- Who said, “God bless us, every one!”?
- Who is Jacob Marley?
If you can answer these questions effortlessly, then you too have been affected by the wide-reaching legacy of Charles Dickens’ 1843 A Christmas Carol. (See a tribute to the author’s influence here).
What does the Ghost of Christmas Present look like? is a much harder question. The answer depends on your source. Do you identify with the green-garbed, larger-than-life, milk of human kindness-drinking man from the Albert Finney musical Scrooge? Or has another picture been imprinted in your mind?
Among the famous actors who have taken on the role of Scrooge are…
- Patrick Stewart (1999 A Christmas Carol)
- Albert Finney (1970 Scrooge)
- George C. Scott (1984 A Christmas Carol)
- Alistair Sim (1971 A Christmas Carol)
- Michael Caine (1992 The Muppet Christmas Carol)
A full list of related movies is available from the Internet Movie Database. Themes from A Christmas Carol have appeared in scores of television shows, spinoffs, and spoofs.
Around Christmas time, not only do productions of A Christmas Carol on stage pop up overnight and films of Scrooge and A Christmas Carol (or A Carol Christmas) fill the television networks, but allusions to Dickens’ little book begin to emerge in other areas of popular culture, testimony to the lasting impact of a piece of literature.
“God bless us, every one.”
Tiny Tim’s famous phrase has made him a poster child for charitable organizations during the holidays. His name and motto have also been used to represent a spirit of religious universalism or just plain feel-good holiday spirit.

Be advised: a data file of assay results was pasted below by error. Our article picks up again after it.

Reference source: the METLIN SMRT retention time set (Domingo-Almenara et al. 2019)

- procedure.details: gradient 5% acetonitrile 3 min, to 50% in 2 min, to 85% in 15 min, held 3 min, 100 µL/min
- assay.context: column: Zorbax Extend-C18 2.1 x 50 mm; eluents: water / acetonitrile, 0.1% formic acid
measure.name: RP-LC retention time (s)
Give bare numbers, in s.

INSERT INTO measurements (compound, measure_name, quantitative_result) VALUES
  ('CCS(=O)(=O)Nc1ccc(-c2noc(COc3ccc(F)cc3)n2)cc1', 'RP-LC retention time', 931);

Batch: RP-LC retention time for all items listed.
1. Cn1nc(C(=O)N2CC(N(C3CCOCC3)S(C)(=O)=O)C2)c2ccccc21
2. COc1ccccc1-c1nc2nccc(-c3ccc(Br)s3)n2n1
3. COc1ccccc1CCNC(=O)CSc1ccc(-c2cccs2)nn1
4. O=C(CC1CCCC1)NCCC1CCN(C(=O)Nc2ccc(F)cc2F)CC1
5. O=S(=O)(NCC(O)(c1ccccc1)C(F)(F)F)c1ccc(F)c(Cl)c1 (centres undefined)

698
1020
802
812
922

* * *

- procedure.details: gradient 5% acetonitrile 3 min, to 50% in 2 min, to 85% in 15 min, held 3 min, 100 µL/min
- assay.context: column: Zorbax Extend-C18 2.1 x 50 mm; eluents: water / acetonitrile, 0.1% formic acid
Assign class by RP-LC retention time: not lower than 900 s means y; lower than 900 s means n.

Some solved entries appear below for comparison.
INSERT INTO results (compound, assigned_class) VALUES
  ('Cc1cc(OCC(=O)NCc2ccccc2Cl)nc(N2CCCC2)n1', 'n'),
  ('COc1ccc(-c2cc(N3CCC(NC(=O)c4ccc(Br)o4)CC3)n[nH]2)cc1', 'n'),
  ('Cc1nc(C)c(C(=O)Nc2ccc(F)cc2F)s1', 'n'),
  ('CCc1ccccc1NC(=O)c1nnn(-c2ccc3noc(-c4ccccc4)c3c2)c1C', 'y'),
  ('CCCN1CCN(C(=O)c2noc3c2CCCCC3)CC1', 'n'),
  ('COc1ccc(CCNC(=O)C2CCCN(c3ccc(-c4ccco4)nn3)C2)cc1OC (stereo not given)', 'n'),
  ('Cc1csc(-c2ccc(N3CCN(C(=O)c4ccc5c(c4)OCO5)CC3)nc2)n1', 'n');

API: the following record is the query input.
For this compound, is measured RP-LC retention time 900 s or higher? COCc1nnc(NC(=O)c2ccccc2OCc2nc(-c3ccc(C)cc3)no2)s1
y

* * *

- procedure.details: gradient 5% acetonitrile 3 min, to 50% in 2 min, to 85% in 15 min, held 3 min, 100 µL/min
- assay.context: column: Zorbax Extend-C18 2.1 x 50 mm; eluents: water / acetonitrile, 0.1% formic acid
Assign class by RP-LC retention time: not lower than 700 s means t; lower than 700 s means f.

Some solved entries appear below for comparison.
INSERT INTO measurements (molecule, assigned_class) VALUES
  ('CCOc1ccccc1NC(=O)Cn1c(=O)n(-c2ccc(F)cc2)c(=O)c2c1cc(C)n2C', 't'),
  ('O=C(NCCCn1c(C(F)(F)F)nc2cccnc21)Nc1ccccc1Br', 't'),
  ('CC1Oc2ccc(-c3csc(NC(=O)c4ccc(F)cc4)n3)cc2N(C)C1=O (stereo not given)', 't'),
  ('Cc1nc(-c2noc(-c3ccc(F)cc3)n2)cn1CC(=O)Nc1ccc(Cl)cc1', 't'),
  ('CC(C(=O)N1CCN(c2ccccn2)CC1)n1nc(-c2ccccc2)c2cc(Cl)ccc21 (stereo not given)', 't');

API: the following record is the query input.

The word “scrooge” has become a synonym for a grumpy, uncharitable person who lacks Christmas spirit or compassion. It is used in as diverse situations as recommendations for thrifty shopping, discussions on religion and the holidays, and a contest celebrating the individual with the least Christmas spirit.
Of course, Ebenezer Scrooge’s favorite expression, “Bah Humbug,” has become similarly famous. It has appeared in articles about holiday season depression (not a laughing matter by any means), expensive tires, and child safety.
And the list could go on…
One small newspaper points out that the Victorian era, when A Christmas Carol was written, is the time period in which many of our modern Christmas traditions were born. So maybe the fact that holiday celebrants of all ages, regions, and eras have turned to Dickens to find the spirit of Christmas is not so bizarre after all.
*For more usages of A Christmas Carol, try your own Google search!